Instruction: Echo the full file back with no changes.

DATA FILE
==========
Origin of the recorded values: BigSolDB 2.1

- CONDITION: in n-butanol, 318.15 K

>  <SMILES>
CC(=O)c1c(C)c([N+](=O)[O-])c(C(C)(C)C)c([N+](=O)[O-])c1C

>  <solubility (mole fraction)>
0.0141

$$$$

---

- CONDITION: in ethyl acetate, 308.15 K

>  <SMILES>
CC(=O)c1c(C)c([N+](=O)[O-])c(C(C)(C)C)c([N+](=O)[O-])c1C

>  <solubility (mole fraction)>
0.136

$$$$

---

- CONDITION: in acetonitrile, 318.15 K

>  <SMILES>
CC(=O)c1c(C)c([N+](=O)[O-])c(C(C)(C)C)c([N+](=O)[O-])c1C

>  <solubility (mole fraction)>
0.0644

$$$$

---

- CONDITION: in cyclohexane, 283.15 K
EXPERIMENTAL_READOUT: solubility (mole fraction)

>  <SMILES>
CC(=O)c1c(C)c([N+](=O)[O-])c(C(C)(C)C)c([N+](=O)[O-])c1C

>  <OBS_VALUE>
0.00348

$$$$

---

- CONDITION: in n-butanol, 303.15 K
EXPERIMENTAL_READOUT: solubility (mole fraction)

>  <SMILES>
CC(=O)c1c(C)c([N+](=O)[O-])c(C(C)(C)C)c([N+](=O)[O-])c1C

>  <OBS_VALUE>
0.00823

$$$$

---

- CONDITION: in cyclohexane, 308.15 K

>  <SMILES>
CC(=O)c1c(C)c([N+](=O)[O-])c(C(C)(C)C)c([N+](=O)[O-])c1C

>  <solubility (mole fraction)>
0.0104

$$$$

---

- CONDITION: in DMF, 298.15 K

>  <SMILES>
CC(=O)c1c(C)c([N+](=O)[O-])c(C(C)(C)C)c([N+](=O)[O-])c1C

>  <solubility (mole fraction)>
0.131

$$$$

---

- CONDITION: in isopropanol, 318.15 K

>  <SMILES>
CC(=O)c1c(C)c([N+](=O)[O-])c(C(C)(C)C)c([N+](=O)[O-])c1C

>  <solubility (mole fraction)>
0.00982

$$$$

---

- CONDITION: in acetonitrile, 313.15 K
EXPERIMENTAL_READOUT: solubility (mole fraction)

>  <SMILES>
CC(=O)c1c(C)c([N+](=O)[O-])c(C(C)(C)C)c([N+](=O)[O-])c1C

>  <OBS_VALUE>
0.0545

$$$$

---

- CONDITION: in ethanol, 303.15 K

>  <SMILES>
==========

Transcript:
Origin of the recorded values: BigSolDB 2.1

- CONDITION: in n-butanol, 318.15 K

>  <SMILES>
CC(=O)c1c(C)c([N+](=O)[O-])c(C(C)(C)C)c([N+](=O)[O-])c1C

>  <solubility (mole fraction)>
0.0141

$$$$

---

- CONDITION: in ethyl acetate, 308.15 K

>  <SMILES>
CC(=O)c1c(C)c([N+](=O)[O-])c(C(C)(C)C)c([N+](=O)[O-])c1C

>  <solubility (mole fraction)>
0.136

$$$$

---

- CONDITION: in acetonitrile, 318.15 K

>  <SMILES>
CC(=O)c1c(C)c([N+](=O)[O-])c(C(C)(C)C)c([N+](=O)[O-])c1C

>  <solubility (mole fraction)>
0.0644

$$$$

---

- CONDITION: in cyclohexane, 283.15 K
EXPERIMENTAL_READOUT: solubility (mole fraction)

>  <SMILES>
CC(=O)c1c(C)c([N+](=O)[O-])c(C(C)(C)C)c([N+](=O)[O-])c1C

>  <OBS_VALUE>
0.00348

$$$$

---

- CONDITION: in n-butanol, 303.15 K
EXPERIMENTAL_READOUT: solubility (mole fraction)

>  <SMILES>
CC(=O)c1c(C)c([N+](=O)[O-])c(C(C)(C)C)c([N+](=O)[O-])c1C

>  <OBS_VALUE>
0.00823

$$$$

---

- CONDITION: in cyclohexane, 308.15 K

>  <SMILES>
CC(=O)c1c(C)c([N+](=O)[O-])c(C(C)(C)C)c([N+](=O)[O-])c1C

>  <solubility (mole fraction)>
0.0104

$$$$

---

- CONDITION: in DMF, 298.15 K

>  <SMILES>
CC(=O)c1c(C)c([N+](=O)[O-])c(C(C)(C)C)c([N+](=O)[O-])c1C

>  <solubility (mole fraction)>
0.131

$$$$

---

- CONDITION: in isopropanol, 318.15 K

>  <SMILES>
CC(=O)c1c(C)c([N+](=O)[O-])c(C(C)(C)C)c([N+](=O)[O-])c1C

>  <solubility (mole fraction)>
0.00982

$$$$

---

- CONDITION: in acetonitrile, 313.15 K
EXPERIMENTAL_READOUT: solubility (mole fraction)

>  <SMILES>
CC(=O)c1c(C)c([N+](=O)[O-])c(C(C)(C)C)c([N+](=O)[O-])c1C

>  <OBS_VALUE>
0.0545

$$$$

---

- CONDITION: in ethanol, 303.15 K

>  <SMILES>